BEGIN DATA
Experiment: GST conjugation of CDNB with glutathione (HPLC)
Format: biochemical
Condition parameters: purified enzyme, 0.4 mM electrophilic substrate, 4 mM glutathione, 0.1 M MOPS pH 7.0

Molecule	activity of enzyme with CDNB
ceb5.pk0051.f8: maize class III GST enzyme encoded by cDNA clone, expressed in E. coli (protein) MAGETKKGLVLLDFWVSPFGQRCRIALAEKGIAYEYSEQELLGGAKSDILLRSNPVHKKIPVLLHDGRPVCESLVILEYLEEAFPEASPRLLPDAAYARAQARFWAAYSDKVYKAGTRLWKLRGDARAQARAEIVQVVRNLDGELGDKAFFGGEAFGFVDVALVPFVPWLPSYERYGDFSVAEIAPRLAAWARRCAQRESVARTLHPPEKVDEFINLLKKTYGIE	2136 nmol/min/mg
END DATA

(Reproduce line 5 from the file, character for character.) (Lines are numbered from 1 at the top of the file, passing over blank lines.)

ceb5.pk0051.f8: maize class III GST enzyme encoded by cDNA clone, expressed in E. coli (protein) MAGETKKGLVLLDFWVSPFGQRCRIALAEKGIAYEYSEQELLGGAKSDILLRSNPVHKKIPVLLHDGRPVCESLVILEYLEEAFPEASPRLLPDAAYARAQARFWAAYSDKVYKAGTRLWKLRGDARAQARAEIVQVVRNLDGELGDKAFFGGEAFGFVDVALVPFVPWLPSYERYGDFSVAEIAPRLAAWARRCAQRESVARTLHPPEKVDEFINLLKKTYGIE	2136 nmol/min/mg